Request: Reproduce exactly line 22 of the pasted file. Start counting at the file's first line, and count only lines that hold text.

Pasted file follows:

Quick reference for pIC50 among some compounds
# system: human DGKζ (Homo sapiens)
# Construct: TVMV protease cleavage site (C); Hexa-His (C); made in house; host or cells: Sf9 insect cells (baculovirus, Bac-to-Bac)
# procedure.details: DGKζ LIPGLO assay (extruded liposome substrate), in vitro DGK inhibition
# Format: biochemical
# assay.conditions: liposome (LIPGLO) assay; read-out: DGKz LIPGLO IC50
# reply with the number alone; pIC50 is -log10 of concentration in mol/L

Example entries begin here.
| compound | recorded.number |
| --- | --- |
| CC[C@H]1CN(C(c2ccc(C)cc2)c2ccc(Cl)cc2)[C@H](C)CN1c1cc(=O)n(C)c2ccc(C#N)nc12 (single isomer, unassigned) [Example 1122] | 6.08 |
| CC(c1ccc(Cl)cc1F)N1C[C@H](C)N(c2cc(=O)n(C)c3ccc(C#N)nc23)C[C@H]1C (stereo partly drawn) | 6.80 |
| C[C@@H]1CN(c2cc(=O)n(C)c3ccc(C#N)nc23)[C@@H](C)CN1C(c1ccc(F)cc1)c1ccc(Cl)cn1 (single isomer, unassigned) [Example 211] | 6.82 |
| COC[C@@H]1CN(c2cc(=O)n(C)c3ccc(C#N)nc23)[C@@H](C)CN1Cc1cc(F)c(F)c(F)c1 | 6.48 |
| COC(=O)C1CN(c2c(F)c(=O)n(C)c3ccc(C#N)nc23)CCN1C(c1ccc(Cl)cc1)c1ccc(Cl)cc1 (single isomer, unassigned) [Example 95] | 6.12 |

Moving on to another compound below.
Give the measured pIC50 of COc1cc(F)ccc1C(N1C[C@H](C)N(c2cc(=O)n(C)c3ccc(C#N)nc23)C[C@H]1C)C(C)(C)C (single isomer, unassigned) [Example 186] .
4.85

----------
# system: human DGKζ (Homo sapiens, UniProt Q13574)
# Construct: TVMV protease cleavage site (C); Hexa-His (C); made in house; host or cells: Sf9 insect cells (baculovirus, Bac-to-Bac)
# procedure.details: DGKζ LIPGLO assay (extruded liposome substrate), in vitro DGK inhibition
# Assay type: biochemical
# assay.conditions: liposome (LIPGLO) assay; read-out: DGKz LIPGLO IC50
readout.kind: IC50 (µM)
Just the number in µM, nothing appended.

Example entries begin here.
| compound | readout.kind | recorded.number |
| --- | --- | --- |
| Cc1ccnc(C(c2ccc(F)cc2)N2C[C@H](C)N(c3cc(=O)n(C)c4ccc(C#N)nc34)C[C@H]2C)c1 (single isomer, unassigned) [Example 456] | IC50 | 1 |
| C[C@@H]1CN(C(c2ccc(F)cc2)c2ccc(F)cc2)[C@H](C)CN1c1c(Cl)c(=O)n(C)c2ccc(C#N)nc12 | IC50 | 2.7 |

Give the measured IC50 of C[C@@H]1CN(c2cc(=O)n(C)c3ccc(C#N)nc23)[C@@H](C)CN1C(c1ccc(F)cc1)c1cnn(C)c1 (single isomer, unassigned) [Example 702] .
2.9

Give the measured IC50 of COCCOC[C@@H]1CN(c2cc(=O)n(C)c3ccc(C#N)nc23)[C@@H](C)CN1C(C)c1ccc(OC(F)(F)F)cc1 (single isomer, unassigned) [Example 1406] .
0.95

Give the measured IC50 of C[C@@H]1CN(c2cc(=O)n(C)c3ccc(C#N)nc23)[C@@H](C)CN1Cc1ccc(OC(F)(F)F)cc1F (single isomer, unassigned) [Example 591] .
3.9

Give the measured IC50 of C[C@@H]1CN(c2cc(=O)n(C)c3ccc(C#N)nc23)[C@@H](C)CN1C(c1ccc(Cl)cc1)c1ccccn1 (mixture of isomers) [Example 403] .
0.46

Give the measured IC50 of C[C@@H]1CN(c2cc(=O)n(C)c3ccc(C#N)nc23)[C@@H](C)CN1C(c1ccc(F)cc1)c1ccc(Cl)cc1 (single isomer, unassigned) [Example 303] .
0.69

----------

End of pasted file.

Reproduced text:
# procedure.details: DGKζ LIPGLO assay (extruded liposome substrate), in vitro DGK inhibition